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Steamier Earth Likely, Due to Global Warming

John Roach
for National Geographic News
October 10, 2007
 
Human activity has long made the bedroom a hot and steamy place. Now, less sexy activities like burning coal and oil—major contributors to global warming—are making the whole planet steamier, a new study says.

Scientists expect the rising humidity to cause heavier rains, stronger hurricanes, and increased human heat stress. (Get the basics on global warming.)

Climate scientists have long predicted that a warmer world will allow more water to evaporate, thus making the planet more humid.

Indeed, several studies have shown trends of increasing surface humidity around the planet, but until now scientists were uncertain what was driving the trend.

The new study combined a fresh data set of surface humidity with climate models, "and actually attribute[s] those trends to human influence," said study co-author Nathan Gillett, a climate scientist at the University of East Anglia in Norwich, England. (Related news: "Global Warming "Very Likely" Caused by Humans, World Climate Experts Say" [February 2, 2007].)

He and his colleagues report the findings in tomorrow's issue of the journal Nature.

Stormy, Steamy Future

Climate models predict that increased water vapor in the atmosphere will lead to heavier rains and raise the maximum potential intensity for hurricanes, Gillett noted.

"In heat waves, if the humidity is higher, then that results in larger heat stress on humans," he said.

And increased water vapor will accelerate the warming, said Benjamin Santer, a climate modeler at the Department of Energy's Lawrence Livermore National Laboratory in California who was not involved in the study.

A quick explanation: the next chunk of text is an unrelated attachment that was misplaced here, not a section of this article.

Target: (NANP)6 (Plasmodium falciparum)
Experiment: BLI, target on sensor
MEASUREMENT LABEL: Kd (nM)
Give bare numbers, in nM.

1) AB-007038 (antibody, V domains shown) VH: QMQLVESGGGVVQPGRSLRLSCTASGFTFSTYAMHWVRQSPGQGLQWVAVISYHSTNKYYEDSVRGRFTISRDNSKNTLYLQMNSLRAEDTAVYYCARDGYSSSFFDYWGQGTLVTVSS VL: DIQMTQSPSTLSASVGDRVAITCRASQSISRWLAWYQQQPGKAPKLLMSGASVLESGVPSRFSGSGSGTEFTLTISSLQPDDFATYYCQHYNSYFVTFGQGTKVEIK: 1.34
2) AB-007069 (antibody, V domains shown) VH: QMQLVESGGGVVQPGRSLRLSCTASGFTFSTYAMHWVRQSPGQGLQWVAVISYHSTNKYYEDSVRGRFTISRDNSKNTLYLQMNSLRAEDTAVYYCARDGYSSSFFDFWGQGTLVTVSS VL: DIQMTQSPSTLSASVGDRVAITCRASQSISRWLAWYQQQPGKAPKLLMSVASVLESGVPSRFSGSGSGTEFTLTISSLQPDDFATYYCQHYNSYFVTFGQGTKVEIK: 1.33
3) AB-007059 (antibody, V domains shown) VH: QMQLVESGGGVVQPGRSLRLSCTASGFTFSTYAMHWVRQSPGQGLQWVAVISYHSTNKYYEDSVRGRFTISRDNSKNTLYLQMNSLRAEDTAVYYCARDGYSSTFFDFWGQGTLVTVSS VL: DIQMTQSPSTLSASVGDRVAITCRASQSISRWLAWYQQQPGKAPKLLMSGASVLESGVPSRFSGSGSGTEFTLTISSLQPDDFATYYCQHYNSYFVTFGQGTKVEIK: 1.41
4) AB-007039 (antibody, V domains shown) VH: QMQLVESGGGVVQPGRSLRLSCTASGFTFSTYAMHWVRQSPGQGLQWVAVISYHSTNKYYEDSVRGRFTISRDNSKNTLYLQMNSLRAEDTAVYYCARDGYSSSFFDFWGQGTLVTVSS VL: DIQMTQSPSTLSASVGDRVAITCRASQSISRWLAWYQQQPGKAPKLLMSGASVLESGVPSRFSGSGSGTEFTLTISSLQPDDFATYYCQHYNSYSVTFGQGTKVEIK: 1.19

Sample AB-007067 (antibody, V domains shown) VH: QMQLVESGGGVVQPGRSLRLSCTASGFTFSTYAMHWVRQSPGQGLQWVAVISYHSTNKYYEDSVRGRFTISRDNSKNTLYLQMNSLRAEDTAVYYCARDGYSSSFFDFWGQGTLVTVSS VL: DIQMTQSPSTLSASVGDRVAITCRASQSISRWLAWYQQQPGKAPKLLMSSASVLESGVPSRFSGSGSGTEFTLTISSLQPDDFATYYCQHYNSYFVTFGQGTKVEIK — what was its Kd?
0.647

"Our best understanding is as we increase greenhouse gases and warm the atmosphere, we increase the atmosphere's capacity to hold moisture. And water vapor is in itself a potent greenhouse gas.

"Therefore you accelerate the warming," he said.

Steve Sherwood is a climate scientist at Yale University in New Haven, Connecticut, who was not involved in the study. He said the findings are uncontroversial, but the new data set is a boon.

"People haven't really been talking enough about what higher humidity is going to mean in the future," he said, "and part of the reason they haven't been talking about it is that we haven't had very good data."

"They've put out a data set that people can actually use to look at long-term changes," he added.

Global Warming Evidence

Santer of the U.S. Department of Energy led research published recently in the journal Proceedings of the National Academy of Sciences that linked human activity to an increase in atmospheric water vapor. (Gillett was a co-author of that paper.)

Gillett, co-author on the new Nature study, also contributed to a July paper in the journal Nature that linked human activity to changes in rainfall patterns over the past century.

This body of work should silence criticism that the only evidence of global warming comes from surface and ocean temperature records, Santer said. Human influence is prevalent throughout the climate system, he added.

The combined studies should also help scientists more accurately predict Earth's response to increasing levels of greenhouse gases, Gillett said.

For example, he said the models used for the July Nature study underestimated the change in rainfall due to global warming, but that the models do a "reasonably good" job of capturing the humidity changes.

"These results will help to pin down which parts of the hydrological cycle the models can simulate well and which not so well ... and help improve the models," he said.

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